In addition to this are promotions that provide 10% back or so on hotel stays or hair cuts or starbucks coffee through Bank of America"AmeriDeals" which I discussed earlier. These are OK if you plan on going to Autozone anyway to buy a new set of windshield wipers or staying at the Hampton Inn overnight. But if you really want to "save" more than 10%, you could buy the wipers online (or at Wal-Mart) and stay in a cheaper hotel. There is no real "savings" in these deals, only incentives to consume.
So, is any of this worthwhile? Can you steal the cheese and come out ahead? Yes and no. And I decided to try, as an experiment, this rewards card and report back after a year and see what the results were. Over a year, we were "rewarded" in both cash-back and "Amerideals" a total of $1544.62. Each month Bank of America would deposit this money into my savings account and I tracked it on Quickbooks. The best month was $268.30 while the worst was a mere $23.78.
The average was about $128 a month, but this average was skewed by a $100 sign-up bonus the first month. It helped that our $1098 a month Obamacare plan is charged to this card, as are our water and sewer bill and some Patent fees as well (which will go away once I retire). Sadly, Georgia Power is no chump and will not allow you to pay your utilities with a credit card, unless you are willing to pay an extra fee for the service - which negates any real rewards savings.
At first, it may seem that we are coming out ahead in this deal. After all, over $1500 a year! That's real money! And $128 a month certainly buys a nice dinner out, right?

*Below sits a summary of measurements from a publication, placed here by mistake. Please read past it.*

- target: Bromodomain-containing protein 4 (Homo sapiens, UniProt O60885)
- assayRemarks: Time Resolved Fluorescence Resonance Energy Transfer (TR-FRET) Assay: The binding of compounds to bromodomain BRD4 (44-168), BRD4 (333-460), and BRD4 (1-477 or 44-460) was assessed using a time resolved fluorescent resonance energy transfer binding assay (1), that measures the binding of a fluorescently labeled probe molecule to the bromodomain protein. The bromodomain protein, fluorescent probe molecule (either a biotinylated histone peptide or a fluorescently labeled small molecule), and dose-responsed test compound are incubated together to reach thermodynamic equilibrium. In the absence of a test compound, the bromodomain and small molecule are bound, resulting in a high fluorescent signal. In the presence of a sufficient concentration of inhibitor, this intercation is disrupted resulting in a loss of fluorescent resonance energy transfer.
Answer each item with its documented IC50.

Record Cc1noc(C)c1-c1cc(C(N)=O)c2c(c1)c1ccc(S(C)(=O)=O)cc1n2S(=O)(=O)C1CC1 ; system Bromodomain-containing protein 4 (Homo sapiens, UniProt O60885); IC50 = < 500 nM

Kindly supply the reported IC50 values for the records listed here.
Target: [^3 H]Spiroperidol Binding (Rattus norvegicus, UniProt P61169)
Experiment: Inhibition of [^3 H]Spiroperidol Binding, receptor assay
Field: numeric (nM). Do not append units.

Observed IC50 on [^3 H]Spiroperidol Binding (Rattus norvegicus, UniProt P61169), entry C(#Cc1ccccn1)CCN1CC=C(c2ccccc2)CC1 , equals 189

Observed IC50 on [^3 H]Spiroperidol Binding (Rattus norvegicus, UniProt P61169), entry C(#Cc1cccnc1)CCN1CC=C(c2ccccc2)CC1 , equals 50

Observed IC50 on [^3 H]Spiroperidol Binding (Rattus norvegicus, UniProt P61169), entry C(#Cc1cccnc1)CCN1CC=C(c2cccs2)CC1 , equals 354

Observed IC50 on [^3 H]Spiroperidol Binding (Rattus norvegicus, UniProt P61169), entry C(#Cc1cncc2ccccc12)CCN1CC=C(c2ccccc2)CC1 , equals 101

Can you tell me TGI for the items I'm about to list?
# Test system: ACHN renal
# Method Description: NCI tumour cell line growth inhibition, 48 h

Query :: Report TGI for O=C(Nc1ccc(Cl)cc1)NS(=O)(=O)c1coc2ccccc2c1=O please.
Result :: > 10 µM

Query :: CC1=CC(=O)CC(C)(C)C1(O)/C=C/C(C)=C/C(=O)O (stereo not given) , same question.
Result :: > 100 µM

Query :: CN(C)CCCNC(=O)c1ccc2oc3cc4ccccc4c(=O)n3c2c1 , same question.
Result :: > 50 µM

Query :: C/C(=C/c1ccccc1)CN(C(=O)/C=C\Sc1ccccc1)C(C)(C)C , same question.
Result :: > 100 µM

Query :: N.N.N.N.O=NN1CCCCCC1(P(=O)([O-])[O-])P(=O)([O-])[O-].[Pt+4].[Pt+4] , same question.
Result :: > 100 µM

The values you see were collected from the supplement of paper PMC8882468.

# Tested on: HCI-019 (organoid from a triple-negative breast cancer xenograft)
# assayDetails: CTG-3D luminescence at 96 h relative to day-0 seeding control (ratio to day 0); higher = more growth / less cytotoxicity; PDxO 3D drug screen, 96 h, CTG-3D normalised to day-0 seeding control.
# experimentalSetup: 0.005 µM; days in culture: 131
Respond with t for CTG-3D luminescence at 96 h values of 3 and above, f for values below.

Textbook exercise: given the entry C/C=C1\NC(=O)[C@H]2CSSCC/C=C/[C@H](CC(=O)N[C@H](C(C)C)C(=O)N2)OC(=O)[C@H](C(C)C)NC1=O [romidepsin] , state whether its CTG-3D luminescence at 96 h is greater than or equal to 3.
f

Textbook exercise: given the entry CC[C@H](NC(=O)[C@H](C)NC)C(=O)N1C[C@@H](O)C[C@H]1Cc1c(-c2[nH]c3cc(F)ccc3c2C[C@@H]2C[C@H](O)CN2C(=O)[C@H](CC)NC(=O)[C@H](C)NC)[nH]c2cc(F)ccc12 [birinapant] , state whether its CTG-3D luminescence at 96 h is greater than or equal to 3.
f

Well, bear in mind that if we assume the average "reward" was about 2%, this means we charged well over $5000 a month on this card which is a pretty staggering about of money to spend in order to get a hundred bucks back.
In other words, they throw pennies at us, hoping we spend dollars. And spend we did. I think the use of this card encouraged spending - or at least it did this summer. Yes, all that lobster was good, thank you. But it wasn't cheap. Even those little run-down shanties by the side of the road in Maine will charge $50 for two lobster rolls and some onion rings.
The system "worked" for us as we are spending money we have in the bank - and thus can pay the total bill every month. But if we miss a payment for even one month - or fail to pay the full amount due by even a dollar - we will ring up far, far more in interest (at 15% or so) in one month than we would have made in "rewards".
The other problem with this card is that it has a whopping 3% foreign exchange fee. While in Canada, I called Bank of America and a "platinum service adviser" told me he would refund these fees later on (he promised!) by manually entering a refund. I found it simpler to use my low-interest Capital One card, which charges no foreign transaction fees, instead. If you use the "rewards" card in Canada, the foreign transaction fees wipe out any "rewards" you may gain.
So.... what is the verdict on rewards cards? After my year-long experiment, I have come to the conclusion that they really are no real bargain. They are a loaded handgun pointed at your head, waiting to go off and bankrupt you or at least cause a painful credit card crises that could take years to pay off.
And the payback? Pennies at best. You won't get substantially richer with a rewards card, even assuming you play their game right and make all your payments on time and pay off the full amount. And this is assuming you don't fall into the trap of spending more money when you get the card - a very easy trap to fall into.
Rewards are the bait in a trap. As my reader noted, it may be possible to steal the cheese but bear in mind that the cheese he is referring to is indeed bait in a deadly trap. Obsessing about stealing the cheese tends to obscure the fact that you are dealing with a trap.
All I can say is, use these "rewards" cards with extreme caution - and don't kid yourself that you'll get rich this way.